wise, the French coined the word “paludisme,” whose root means swamp, to refer to malaria.

Saint Augustine, the first archbishop of Canterbury, died from what was almost certainly malaria in 597 A.D. Dante Alighieri, the Italian poet, died of malignant fever in 1321 A.D. Peter the Great was so upset by the fever-related illness and death that plagued his Russian army in Persia in the early 1720s that he ordered them to stop eating melons, which he believed caused the sickness.

Kings, popes, and paupers alike have been stricken by this parasite-caused disease. Holy Roman Emperor Charles V died of malaria in a monastery in Yuste, Spain, in 1558. Pope Sixtus V died of “marsh fever” in 1590, as did his successor, Urban VII. During the Conclave of 1623, 8 cardinals and 30 scribes and secretaries died of malaria-induced fever, while other members in attendance fell ill (Celli, 1925). In England, King James I, King Charles II, and Cardinal Wolsey all suffered from intermittent fevers consistent with malaria.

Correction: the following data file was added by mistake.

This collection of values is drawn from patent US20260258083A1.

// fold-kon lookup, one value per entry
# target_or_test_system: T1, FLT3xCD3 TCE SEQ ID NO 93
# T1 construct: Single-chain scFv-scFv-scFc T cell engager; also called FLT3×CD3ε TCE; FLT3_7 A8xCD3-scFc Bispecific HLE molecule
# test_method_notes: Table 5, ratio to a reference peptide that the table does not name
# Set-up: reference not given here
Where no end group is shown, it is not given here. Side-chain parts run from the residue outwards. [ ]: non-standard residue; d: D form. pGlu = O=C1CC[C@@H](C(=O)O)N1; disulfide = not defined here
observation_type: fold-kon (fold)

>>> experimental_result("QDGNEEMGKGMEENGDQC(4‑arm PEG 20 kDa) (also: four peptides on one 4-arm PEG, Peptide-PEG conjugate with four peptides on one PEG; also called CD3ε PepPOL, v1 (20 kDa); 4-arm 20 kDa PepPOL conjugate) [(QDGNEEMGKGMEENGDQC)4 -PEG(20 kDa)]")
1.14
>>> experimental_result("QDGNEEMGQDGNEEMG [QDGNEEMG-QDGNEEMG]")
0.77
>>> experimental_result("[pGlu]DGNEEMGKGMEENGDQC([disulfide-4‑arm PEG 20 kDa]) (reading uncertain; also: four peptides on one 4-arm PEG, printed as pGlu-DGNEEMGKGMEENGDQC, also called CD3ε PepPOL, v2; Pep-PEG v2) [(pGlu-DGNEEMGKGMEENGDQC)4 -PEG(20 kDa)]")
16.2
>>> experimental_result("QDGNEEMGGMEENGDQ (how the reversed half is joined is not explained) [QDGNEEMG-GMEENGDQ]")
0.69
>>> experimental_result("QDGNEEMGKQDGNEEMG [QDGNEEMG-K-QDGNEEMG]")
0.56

Malaria may or may not have been present in the pre-Columbian New World. Some scholars argue that the disease was introduced to the Americas by people who migrated from malaria-endemic regions in Asia, across the now submerged land bridge, into North America. Early European visitors to South America noted the Indian use of cinchona bark, a natural source of quinine, to treat fevers, further supporting the view that malaria may have predated European expeditions to the New World. Whether or not European exploration and colonization of the Americas introduced malaria, they most certainly facilitated the spread of the disease.


Malaria was one of the most widespread and debilitating diseases of early North America, significantly impeding the development of the colonies (Duffy, 1953). The English introduced two species of malaria, Plasmodium vivax and P. malariae, when they settled Jamestown, Virginia, in 1607, but it was the importation of African slaves beginning in 1620 that brought the more virulent P. falciparum to the continent (Russell, 1968). Indeed, it is thought that the decision in 1699 to move the capital from Jamestown to Williamsburg was motivated by the desire to escape the effects of malaria.

Boston was particularly hard hit by malaria-related illness and death in the seventeenth century. In 1699, Samuel Maverick of New York wrote, “The flux, agues, and fevers, have much rained both in cittie and country,

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